“‘There can be no comfort where there is no grief’ (Bruce).  Sorrow should make us look for the heart and hand of God and so find the comfort latent in the grief (A. T. Robertson’s Word Pictures In The Greek New Testament).  There is a silver lining to the dark cloud of grief!!!  There is a rose of comfort hidden among the thorns of grief.

Safe With Me

In an article in Decision magazine, Anne Parrish tells of the comfort she found after the drowning of her son John.  He and a friend had taken a sailboat out on Willoughby Bay one more time before pulling it in for the winter.  That evening the craft capsized and both boys lost their lives. “It was then that I came to know the Lord as my Comforter, as well as my Savior,” said Anne.  “Because the water was so cold, it was 5 weeks before their bodies were recovered.  Yet, when I thought of my son, it was as if the Lord were saying, ‘Anne, don’t worry about John.  He’s safe with Me.  All that remains in the water of Willoughby Bay is the earthly shell he lived in for 16 short years.  But he doesn’t need it anymore; he’s safe with Me.’”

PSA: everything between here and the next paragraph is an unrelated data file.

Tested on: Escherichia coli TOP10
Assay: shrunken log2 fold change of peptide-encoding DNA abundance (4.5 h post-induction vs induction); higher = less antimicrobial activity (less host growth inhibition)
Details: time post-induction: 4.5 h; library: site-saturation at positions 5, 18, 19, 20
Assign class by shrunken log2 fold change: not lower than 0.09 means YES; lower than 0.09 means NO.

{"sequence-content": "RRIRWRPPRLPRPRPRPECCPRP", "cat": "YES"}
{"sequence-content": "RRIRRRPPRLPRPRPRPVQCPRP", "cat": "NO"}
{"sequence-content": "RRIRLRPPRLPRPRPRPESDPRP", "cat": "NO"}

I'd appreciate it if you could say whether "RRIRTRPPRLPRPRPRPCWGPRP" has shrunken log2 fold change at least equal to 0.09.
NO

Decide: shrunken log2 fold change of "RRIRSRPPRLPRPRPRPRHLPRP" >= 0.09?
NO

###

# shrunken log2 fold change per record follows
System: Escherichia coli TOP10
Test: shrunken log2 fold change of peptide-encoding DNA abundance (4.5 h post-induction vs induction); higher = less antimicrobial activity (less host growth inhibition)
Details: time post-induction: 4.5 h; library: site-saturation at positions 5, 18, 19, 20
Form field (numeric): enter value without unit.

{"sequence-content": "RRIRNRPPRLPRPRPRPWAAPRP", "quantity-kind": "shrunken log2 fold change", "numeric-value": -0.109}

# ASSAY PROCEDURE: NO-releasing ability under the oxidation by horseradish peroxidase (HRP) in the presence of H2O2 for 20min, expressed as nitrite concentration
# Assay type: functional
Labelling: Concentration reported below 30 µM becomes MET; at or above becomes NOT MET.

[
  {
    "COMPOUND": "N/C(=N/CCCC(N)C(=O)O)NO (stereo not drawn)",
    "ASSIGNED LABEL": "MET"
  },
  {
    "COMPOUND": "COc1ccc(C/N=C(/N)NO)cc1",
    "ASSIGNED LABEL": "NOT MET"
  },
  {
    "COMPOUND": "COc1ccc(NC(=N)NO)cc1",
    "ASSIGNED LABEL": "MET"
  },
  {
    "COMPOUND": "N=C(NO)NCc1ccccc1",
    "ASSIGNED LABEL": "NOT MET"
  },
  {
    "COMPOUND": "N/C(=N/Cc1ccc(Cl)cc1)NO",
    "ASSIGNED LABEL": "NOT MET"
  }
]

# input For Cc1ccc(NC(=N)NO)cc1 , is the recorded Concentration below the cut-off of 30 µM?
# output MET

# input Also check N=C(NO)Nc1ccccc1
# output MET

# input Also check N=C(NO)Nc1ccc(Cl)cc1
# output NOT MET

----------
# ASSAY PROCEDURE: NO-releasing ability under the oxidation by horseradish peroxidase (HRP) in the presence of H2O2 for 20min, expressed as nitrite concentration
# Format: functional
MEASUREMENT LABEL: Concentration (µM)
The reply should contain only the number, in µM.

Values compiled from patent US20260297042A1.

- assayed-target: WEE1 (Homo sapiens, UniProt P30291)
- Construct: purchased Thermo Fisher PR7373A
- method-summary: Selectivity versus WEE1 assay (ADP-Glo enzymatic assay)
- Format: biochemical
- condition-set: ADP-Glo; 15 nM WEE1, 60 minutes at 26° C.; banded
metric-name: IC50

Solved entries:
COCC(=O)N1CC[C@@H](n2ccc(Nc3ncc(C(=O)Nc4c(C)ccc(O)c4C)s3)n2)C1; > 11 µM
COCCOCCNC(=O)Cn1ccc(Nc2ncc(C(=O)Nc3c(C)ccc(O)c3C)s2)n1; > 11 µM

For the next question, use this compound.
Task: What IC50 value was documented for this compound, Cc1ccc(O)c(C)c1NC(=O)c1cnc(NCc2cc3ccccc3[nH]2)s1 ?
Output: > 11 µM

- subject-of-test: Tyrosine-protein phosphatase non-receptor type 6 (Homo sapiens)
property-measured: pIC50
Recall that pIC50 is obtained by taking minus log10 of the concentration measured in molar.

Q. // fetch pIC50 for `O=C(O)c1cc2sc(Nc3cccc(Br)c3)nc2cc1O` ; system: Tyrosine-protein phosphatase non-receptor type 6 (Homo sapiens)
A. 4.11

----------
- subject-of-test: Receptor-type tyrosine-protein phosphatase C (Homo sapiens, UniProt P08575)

(Some of you are still asking, as you refuse to be comforted, “But, where is this so-called comfort?”)

        I know that it is hard to see, but we have pointed out that it is in the Godhead.  We have already seen that it is in Jesus Christ and His blessed birth.

        We have already alluded to the fact that it is in the Holy Spirit, but let me give you another verse of Scripture on that point:

Acts 9:31, “So the church throughout all Judea and Galilee and Samaria enjoyed peace, being built up; and, going on in the fear of the Lord and in the comfort of the Holy Spirit, it continued to increase.”

There is comfort in the Holy Ghost!!!  I have seen the Holy Ghost baptize a person and mediate their grief.

I reiterate, “There is no affliction that the “God of all comfort” cannot comfort!!!”